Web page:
The Minister of State for EU Affairs at the Prime Minister’s Office believes that several European governments continue to support the quotas, and “this threat” is not a thing of the past.

On Monday Szabolcs Takács told the Hungarian news agency MTI by telephone that he had talks in the Netherlands with Michael Stibbe, EU-advisor to the Prime Minister and Thijs van der Plas, Director General for European Affairs of the Dutch Ministry of Foreign Affairs. He said: he had talks in The Hague regarding EU affairs.

From among these, he first mentioned the Brexit negotiations, stressing: in these the Netherlands and Hungary share the same interests. As both countries have comprehensive economic and trade cooperation with Britain, their common goal is to minimise the potential damage to economic trade relations after Britain’s exit from the EU and to conclude the widest possible trade agreements.

Security issues also emerged at the meeting, including terrorism and migration, Mr Takács said. He indicated: there are issues on which Hungary agrees with the Netherlands, such as defence issues, the protection of the external borders and providing help for Italy due to the flow of migration coming from Africa. On these issues Hungary too is ready to cooperate, he said.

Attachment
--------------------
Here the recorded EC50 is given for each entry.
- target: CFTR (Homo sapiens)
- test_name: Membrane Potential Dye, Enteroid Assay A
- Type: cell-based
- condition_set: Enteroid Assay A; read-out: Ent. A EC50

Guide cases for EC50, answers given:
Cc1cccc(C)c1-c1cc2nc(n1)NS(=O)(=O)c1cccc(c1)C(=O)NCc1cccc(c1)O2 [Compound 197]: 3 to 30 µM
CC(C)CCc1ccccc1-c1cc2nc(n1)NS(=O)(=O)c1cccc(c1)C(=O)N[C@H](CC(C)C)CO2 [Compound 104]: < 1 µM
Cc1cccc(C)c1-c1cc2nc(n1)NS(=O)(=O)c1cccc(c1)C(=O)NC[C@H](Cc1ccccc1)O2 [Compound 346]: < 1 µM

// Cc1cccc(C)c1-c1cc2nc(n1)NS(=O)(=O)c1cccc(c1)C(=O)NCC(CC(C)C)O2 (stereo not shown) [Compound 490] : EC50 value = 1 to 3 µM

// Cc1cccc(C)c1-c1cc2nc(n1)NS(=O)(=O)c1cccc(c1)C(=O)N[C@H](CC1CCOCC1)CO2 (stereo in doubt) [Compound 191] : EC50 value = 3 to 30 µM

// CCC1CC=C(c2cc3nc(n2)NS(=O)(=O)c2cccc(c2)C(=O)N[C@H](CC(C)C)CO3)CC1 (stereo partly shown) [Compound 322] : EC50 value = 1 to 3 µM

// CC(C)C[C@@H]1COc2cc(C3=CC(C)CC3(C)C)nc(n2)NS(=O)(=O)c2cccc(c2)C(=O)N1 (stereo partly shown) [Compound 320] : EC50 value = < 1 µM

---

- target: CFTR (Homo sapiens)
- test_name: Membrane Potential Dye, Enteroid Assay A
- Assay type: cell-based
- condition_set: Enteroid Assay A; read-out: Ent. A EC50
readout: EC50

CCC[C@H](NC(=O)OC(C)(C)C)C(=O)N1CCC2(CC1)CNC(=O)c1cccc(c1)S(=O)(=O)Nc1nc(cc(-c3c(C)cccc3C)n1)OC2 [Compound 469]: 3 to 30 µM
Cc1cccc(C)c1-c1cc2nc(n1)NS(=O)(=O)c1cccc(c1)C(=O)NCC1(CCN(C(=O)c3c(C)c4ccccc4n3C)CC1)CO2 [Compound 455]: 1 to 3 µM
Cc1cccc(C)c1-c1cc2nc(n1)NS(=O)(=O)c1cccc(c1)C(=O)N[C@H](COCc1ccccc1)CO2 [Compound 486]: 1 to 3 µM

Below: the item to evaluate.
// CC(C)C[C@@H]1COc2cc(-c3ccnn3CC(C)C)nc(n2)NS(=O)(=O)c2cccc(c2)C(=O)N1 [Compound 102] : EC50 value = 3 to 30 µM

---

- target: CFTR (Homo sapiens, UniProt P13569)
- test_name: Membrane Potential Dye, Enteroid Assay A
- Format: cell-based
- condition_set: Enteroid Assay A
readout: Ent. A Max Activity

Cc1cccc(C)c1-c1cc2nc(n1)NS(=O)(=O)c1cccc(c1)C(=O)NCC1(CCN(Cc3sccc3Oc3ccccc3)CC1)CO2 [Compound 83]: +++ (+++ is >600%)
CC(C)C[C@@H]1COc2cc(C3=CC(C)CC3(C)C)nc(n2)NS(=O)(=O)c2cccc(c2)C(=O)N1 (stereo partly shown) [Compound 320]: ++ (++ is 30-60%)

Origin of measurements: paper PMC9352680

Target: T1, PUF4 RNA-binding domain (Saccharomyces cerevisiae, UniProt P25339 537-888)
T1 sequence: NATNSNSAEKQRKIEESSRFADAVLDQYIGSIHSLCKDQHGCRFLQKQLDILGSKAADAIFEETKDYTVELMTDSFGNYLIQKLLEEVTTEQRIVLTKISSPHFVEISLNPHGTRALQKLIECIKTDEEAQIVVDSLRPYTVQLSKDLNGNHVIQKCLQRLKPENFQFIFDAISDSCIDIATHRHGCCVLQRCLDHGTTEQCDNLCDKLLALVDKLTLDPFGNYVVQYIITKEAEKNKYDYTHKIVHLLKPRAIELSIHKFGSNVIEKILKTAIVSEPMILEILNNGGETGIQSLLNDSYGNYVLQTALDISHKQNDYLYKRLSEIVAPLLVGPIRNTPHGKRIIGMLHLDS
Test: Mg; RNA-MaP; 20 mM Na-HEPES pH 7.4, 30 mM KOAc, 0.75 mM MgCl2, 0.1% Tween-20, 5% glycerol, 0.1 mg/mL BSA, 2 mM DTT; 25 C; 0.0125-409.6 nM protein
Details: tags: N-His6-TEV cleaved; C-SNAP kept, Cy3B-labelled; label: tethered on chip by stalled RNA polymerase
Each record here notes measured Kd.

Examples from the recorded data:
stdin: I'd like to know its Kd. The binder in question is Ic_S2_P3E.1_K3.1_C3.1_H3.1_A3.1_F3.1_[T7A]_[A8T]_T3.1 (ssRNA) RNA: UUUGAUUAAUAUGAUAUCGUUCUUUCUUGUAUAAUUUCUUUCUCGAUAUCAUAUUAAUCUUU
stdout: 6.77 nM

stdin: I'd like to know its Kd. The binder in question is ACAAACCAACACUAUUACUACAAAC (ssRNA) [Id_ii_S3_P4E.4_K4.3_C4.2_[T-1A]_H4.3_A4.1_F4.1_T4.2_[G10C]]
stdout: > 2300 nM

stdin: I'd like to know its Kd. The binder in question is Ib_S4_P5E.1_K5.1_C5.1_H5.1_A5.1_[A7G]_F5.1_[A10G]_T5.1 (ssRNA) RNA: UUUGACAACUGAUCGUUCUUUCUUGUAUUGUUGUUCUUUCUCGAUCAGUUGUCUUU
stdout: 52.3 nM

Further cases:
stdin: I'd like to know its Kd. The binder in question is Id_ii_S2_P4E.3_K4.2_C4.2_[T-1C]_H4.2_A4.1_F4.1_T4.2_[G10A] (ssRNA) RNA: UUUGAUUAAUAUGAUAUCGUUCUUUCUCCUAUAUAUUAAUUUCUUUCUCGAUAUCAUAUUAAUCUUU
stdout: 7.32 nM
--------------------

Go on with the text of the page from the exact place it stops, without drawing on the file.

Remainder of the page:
Regarding the issue of refugee quotas, however, the two countries disagree as the Dutch take the view that refugees are needed. He highlighted: several European governments continue to support the quotas, meaning that “this threat is far from being a thing of the past”.

The Minister of State also said that, according to the Hungarian position, the EU needs a more effective Western Balkans policy because the accession of the countries of the region is a long-term strategic interest. He asked representatives of the Dutch Government to consider this, and to attempt to present Central European and Western Balkans considerations when they address members of the public locally.

Mr Takács mentioned: talks regarding the EU’s budget beyond 2020 will begin next year. In this context, he asked his partners to seek to identify the EU policies which represent an added value for the whole of Europe, rather than for only one region or another. He mentioned cohesion policy and agricultural subsidies as examples. In his view, the parties concerned must reach a consensus on this, and must then define the fiscal resources that should be allocated for these purposes.